Those are issues that the government should be addressing, but it is not. It should not be addressing this issue of exempting small businesses from the unfair dismissal laws, because, contrary to the exhortations of those opposite, no-one in the small business sector that most of us speak to ever mentions the issue of unfair dismissal and the current laws which surround it, which legitimately and fairly apply to all business, large or small, or ever mentions the fact that those unfair dismissal laws are in any way an impediment either to the operation of their small business or to their incentive to attract and employ new staff.

I am not just saying this because I sit on this side of the House. I am saying this because that is what business operators in my electorate and my colleagues who talk to operators in their electorates tell me, that is, unfair dismissal law reforms are not a high priority for small business operators. In surveys undertaken of small business, unfair dismissals and the impact of those laws upon the viability of small business ranked very low or, indeed, in some surveys did not rank at all.

In fact, a recent Morgan and Banks job survey—a survey of no small sample size, being of some 3,500 business organisations—revealed that 80 per cent of small businesses did not believe that the existence of unfair dismissal laws affected in any way their decisions to employ new staff. Only 16 per cent of small businesses employers believed that they would benefit from the proposal to exempt them from the unfair dismissal laws, because they know that the three-month probationary period is sufficient for them to determine whether or not any new employee is a suitable person to perform the task they are required to perform.

In addition, these statistics were basically the same for all other sizes of business, indicating that the unfair dismissal laws are of no particular or special concern to small business and small business operators. A recent Yellow Pages Small Business Index showed that a meagre five per cent of small businesses are concerned about industrial laws, whilst 84 per cent are more concerned that lack of government action has failed to get the economy moving. I draw your attention, Mr Deputy Speaker, to the fact that there is no minister at the table.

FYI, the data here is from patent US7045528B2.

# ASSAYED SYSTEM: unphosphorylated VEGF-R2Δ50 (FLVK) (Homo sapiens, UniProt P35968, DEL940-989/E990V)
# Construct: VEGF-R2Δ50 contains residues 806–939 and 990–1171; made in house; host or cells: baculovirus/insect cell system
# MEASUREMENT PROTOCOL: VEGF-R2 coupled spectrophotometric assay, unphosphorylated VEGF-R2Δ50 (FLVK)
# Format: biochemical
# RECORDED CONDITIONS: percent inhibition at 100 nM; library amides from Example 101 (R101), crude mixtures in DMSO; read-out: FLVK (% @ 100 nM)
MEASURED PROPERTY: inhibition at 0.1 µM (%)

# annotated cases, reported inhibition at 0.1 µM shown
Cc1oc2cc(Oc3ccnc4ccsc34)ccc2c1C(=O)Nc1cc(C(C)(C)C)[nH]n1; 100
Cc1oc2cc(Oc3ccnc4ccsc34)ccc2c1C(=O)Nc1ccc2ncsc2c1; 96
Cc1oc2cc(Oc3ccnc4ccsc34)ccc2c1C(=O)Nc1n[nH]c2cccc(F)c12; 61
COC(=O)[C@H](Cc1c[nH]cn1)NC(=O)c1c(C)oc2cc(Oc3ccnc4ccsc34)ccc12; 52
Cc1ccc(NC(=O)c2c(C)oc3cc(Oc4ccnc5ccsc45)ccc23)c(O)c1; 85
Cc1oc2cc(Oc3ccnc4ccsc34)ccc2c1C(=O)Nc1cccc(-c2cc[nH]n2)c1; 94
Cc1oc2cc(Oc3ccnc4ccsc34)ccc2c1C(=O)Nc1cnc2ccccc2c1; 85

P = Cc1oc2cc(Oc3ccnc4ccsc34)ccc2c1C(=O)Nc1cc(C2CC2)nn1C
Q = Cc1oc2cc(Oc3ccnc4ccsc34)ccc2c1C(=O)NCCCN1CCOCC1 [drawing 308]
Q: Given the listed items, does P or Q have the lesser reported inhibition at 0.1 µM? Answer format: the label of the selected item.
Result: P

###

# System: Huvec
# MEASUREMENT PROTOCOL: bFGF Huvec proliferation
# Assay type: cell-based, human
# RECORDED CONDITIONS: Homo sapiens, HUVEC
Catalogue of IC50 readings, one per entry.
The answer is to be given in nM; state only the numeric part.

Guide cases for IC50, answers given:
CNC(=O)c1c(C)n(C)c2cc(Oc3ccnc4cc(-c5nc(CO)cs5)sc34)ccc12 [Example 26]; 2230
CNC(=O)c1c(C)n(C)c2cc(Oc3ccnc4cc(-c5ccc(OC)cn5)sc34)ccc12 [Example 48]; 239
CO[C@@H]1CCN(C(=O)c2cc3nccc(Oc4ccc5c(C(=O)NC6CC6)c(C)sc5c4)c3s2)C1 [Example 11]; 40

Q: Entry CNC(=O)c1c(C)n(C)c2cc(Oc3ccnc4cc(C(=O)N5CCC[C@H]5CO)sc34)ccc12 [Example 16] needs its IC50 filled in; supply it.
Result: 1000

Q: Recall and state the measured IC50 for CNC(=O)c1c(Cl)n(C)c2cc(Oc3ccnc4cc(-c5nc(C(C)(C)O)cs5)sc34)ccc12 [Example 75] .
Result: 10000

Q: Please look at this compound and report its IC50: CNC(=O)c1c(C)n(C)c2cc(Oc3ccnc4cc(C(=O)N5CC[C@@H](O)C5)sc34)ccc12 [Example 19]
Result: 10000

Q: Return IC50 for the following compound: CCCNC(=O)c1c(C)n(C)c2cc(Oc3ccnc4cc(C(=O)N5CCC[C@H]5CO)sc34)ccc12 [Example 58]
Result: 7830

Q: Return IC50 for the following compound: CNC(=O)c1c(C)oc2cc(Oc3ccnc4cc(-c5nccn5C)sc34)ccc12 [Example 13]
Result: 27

Mr DEPUTY SPEAKER (Mr Jenkins) —There should be a minister at the table. The minister is returning. I thank him for his spritely assistance.


Mr WILTON —An ACCI survey ranked dismissal laws a distant seventh out of eight as the main impediment to employment. It was well behind lack of sales, a weak economy and lack of profitability. That is what small business is telling the government. But the government simply is not listening. The government is also suffering from selective memory loss. On radio this statement was made:

Look, our position's very clear. If you've been unfairly dealt with at work, then you should have a right of appeal.

The proposal before the House fairly and squarely negates that promise. It simply must not have been a core promise. This government is telling workers that they basically have no rights at all if they work in a small business. I would like to remind the Prime Minister of yet another promise he made when he was in opposition. He said:

. . . I'm not going to have a law where an unreasonable employer can capriciously sack a decent, hard-working employee.

Of course, at that time he did not tell us that if you are a small business owner the rules will not apply to you.

Mr Charles interjecting


Mr WILTON —The member for La Trobe will have 20 minutes to defend the Prime Minister's comment in that regard in light of the bill that is now before the House. It is interesting that the coalition told us that they would govern for all of us, but I guess `all of us' does not include the thousands and thousands of Australians employed by small business, which is coveted by those opposite and, indeed, those on this side of the House as by and large the engine of the Australian economy.

We on this side of the House do not believe that an employee's right of appeal against unfair dismissal should be determined on the basis of who they work for or, indeed, the size of the employer with whom they are employed. That is not fair. It is not the Australian way of doing things. Those on this side of the House and I will continue to oppose the bill on the principle that it is unfair, that it is unneeded and that it is an unwarranted attack on the rights of Australian workers—rights which, despite the government's exhortations of working for all of us and that no worker will be worse off, continue to be diminished under this government.